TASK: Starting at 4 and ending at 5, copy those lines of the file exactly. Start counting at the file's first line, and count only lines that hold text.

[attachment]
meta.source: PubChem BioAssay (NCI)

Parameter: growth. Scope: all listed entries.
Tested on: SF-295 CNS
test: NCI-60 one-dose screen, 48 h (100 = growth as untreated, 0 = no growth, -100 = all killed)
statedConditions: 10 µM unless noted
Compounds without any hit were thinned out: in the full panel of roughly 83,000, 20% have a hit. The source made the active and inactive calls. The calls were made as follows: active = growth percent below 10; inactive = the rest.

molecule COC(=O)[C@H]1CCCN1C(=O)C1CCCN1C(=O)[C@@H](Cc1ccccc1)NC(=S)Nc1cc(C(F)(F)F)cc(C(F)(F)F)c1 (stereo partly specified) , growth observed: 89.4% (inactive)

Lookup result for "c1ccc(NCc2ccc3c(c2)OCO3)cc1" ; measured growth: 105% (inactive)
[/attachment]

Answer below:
test: NCI-60 one-dose screen, 48 h (100 = growth as untreated, 0 = no growth, -100 = all killed)
statedConditions: 10 µM unless noted